Rheumatoid arthritis is a devastating disease. Besides crippling joints, it can leave the victim exhausted and in excruciating pain.
During the past several decades, drug companies have offered patients a Faustian deal: prompt pain relief with serious long-term consequences.
In the 1950s, doctors prescribed cortisone-type drugs to reduce inflammation and alleviate pain. These medications were seen as wonder drugs. Patients came into the office on crutches or in wheelchairs. Within a few weeks on drugs like dexamethasone, prednisolone or prednisone, they were walking again.
It took many months or even years before side effects such as cataracts, glaucoma, weight gain, high blood pressure, muscle weakness, ulcers, irregular heart rhythms or diabetes showed up. Osteoporosis is another catastrophic consequence of long-term, high-dose steroid use. We’ll never forget the rheumatologist who told us that corticosteroids “melt bone.”
Many of these arthritis patients felt betrayed when they discovered that their pain relief came at such a high price to their health.
That’s why nonsteroidal anti-inflammatory drugs (NSAIDs) became so popular. The very name implied that they were not as dangerous as “steroids.” Drugs like diclofenac (Voltaren), etodolac (Lodine), flurbiprofen (Ansaid), ibuprofen (Motrin), indomethacin (Indocin), ketoprofen (Orudis), nabumetone (Relafen), naproxen (Naprosyn), piroxicam (Feldene) and sulindac (Clinoril) each had its moment of glory.
The only problem with NSAIDs is that they, too, have some serious side effects. They raise blood pressure, increase the risk for heart attacks and strokes, irritate the digestive tract and can result in bleeding ulcers. Other complications can include visual disturbances, irregular heart rhythms, kidney problems and ringing in the ears. It was estimated that more than 16,000 people died each year as a result of gastrointestinal bleeding triggered by NSAIDs (New England Journal of Medicine, June 17, 1999).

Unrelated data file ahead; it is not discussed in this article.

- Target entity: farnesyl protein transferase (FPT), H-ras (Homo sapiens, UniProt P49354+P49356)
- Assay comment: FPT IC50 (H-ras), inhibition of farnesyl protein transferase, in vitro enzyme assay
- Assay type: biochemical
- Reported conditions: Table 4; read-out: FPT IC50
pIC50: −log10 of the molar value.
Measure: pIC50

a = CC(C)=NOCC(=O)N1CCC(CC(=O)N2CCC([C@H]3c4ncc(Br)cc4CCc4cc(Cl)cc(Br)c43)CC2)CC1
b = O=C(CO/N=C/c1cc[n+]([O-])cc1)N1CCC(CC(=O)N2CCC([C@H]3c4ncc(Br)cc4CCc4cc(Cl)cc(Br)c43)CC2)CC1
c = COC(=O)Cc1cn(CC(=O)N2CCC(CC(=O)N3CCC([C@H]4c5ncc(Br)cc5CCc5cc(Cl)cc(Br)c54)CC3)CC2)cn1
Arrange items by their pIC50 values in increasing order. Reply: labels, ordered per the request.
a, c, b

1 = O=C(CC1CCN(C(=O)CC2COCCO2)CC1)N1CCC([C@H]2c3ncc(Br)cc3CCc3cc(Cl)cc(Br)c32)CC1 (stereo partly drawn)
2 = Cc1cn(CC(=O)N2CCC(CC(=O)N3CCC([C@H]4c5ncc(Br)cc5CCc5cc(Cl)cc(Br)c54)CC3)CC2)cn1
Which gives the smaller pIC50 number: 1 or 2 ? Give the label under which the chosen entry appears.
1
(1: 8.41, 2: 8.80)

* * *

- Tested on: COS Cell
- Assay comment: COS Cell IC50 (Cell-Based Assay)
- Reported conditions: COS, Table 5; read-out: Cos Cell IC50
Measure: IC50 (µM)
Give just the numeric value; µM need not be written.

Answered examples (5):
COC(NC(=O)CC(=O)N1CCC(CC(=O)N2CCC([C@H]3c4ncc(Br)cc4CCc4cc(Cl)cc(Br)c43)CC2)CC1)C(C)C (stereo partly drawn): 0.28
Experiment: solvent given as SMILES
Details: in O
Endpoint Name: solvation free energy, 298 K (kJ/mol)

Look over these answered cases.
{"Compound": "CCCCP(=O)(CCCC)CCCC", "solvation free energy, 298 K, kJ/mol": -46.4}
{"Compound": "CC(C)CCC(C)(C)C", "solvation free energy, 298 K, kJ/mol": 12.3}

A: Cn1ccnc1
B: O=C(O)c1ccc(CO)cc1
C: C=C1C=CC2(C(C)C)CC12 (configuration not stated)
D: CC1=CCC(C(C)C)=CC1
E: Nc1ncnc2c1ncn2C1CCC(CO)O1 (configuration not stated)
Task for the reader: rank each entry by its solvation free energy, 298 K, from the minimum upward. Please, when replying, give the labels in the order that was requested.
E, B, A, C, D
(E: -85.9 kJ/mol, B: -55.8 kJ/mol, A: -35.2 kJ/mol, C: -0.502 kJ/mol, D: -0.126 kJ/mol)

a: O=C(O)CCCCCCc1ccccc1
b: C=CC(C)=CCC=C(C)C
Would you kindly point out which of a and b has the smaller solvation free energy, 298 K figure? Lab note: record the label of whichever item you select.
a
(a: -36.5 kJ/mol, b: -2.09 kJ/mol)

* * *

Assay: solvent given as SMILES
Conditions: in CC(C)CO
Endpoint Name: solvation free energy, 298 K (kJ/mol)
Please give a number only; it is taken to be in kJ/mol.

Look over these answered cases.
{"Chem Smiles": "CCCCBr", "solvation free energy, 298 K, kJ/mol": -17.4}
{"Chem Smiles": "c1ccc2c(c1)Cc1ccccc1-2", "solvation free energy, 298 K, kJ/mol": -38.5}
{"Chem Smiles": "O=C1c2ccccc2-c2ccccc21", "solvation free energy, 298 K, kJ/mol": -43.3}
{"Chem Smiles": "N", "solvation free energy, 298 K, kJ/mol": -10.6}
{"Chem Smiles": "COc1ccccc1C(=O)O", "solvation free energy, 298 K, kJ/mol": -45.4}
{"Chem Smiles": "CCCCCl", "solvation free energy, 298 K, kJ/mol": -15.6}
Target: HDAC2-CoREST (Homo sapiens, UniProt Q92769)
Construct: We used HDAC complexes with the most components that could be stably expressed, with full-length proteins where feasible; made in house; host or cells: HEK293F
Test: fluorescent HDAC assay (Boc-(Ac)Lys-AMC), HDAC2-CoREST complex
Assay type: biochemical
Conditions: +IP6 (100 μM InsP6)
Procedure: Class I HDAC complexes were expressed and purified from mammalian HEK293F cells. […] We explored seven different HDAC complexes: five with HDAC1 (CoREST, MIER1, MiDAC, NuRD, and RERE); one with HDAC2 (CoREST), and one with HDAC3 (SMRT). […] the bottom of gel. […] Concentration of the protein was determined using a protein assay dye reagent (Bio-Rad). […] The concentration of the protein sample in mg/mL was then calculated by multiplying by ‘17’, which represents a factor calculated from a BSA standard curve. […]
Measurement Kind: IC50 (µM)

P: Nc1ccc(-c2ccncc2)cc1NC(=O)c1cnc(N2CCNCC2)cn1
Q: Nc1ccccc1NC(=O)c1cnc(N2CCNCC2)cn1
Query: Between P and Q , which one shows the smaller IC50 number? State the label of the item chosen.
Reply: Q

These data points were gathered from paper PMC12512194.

Fast-forward to the late 1990s and the introduction of “biologic medications.” TNF blockers such as adalimumab (Humira), certolizumab (Cimzia), etanercept (Enbrel), golimumab (Simponi) and infliximab (Remicade) were heralded as miracles against rheumatoid arthritis. (TNF stands for tumor necrosis factor, a natural compound produced in the body.)
By affecting the immune system, such drugs were supposed to eliminate inflammation in the joints, slow or reverse the disease process and prevent joint deformities. Many experts described these drugs as revolutionary, fundamentally altering the treatment of rheumatoid arthritis.
It should not be surprising that the TNF blockers turn out to have some serious complications. The Food and Drug Administration has issued new warnings that these drugs can increase the risk of certain cancers (lymphoma and leukemia). People who never had psoriasis may develop this skin problem when they stop the medicine. Because these drugs suppress the immune system, both bacterial and fungal infections may become life-threatening. Liver damage is another rare but very serious reaction.
This history should lead patients and doctors alike to be cautious in looking for the next miracle cure for rheumatoid arthritis.